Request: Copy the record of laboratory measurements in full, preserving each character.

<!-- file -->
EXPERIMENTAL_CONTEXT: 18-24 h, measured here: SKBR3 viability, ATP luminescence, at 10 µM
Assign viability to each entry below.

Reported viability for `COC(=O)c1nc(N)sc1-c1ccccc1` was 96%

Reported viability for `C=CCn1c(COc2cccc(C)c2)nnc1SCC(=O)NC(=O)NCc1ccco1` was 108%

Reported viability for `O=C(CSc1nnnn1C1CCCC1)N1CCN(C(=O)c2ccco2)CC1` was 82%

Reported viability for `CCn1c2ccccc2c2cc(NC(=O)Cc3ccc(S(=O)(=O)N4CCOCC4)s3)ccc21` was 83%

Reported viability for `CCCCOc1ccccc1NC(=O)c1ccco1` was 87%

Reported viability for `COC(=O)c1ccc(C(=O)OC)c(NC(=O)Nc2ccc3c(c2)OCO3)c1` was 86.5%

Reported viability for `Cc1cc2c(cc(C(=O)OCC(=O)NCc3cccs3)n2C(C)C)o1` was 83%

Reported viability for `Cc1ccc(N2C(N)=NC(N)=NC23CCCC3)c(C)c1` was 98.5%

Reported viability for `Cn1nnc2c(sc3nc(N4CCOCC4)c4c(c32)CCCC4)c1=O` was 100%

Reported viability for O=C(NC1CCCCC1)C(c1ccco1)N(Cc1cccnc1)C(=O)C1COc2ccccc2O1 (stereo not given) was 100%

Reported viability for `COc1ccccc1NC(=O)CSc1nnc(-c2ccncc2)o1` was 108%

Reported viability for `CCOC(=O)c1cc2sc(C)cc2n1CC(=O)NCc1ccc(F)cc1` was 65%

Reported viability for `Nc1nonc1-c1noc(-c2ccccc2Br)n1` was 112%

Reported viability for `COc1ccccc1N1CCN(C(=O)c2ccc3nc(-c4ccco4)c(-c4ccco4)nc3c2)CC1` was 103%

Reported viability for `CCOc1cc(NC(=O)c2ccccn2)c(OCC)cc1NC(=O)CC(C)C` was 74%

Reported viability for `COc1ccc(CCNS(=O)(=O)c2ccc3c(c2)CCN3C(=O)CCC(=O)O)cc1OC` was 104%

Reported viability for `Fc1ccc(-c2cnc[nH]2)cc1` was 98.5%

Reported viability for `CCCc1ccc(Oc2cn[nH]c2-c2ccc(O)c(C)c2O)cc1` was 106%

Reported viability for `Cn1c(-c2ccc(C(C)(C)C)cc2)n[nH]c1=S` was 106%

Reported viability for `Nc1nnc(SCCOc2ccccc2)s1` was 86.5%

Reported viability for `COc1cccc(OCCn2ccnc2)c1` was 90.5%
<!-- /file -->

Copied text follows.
EXPERIMENTAL_CONTEXT: 18-24 h, measured here: SKBR3 viability, ATP luminescence, at 10 µM
Assign viability to each entry below.

Reported viability for `COC(=O)c1nc(N)sc1-c1ccccc1` was 96%

Reported viability for `C=CCn1c(COc2cccc(C)c2)nnc1SCC(=O)NC(=O)NCc1ccco1` was 108%

Reported viability for `O=C(CSc1nnnn1C1CCCC1)N1CCN(C(=O)c2ccco2)CC1` was 82%

Reported viability for `CCn1c2ccccc2c2cc(NC(=O)Cc3ccc(S(=O)(=O)N4CCOCC4)s3)ccc21` was 83%

Reported viability for `CCCCOc1ccccc1NC(=O)c1ccco1` was 87%

Reported viability for `COC(=O)c1ccc(C(=O)OC)c(NC(=O)Nc2ccc3c(c2)OCO3)c1` was 86.5%

Reported viability for `Cc1cc2c(cc(C(=O)OCC(=O)NCc3cccs3)n2C(C)C)o1` was 83%

Reported viability for `Cc1ccc(N2C(N)=NC(N)=NC23CCCC3)c(C)c1` was 98.5%

Reported viability for `Cn1nnc2c(sc3nc(N4CCOCC4)c4c(c32)CCCC4)c1=O` was 100%

Reported viability for O=C(NC1CCCCC1)C(c1ccco1)N(Cc1cccnc1)C(=O)C1COc2ccccc2O1 (stereo not given) was 100%

Reported viability for `COc1ccccc1NC(=O)CSc1nnc(-c2ccncc2)o1` was 108%

Reported viability for `CCOC(=O)c1cc2sc(C)cc2n1CC(=O)NCc1ccc(F)cc1` was 65%

Reported viability for `Nc1nonc1-c1noc(-c2ccccc2Br)n1` was 112%

Reported viability for `COc1ccccc1N1CCN(C(=O)c2ccc3nc(-c4ccco4)c(-c4ccco4)nc3c2)CC1` was 103%

Reported viability for `CCOc1cc(NC(=O)c2ccccn2)c(OCC)cc1NC(=O)CC(C)C` was 74%

Reported viability for `COc1ccc(CCNS(=O)(=O)c2ccc3c(c2)CCN3C(=O)CCC(=O)O)cc1OC` was 104%

Reported viability for `Fc1ccc(-c2cnc[nH]2)cc1` was 98.5%

Reported viability for `CCCc1ccc(Oc2cn[nH]c2-c2ccc(O)c(C)c2O)cc1` was 106%

Reported viability for `Cn1c(-c2ccc(C(C)(C)C)cc2)n[nH]c1=S` was 106%

Reported viability for `Nc1nnc(SCCOc2ccccc2)s1` was 86.5%

Reported viability for `COc1cccc(OCCn2ccnc2)c1` was 90.5%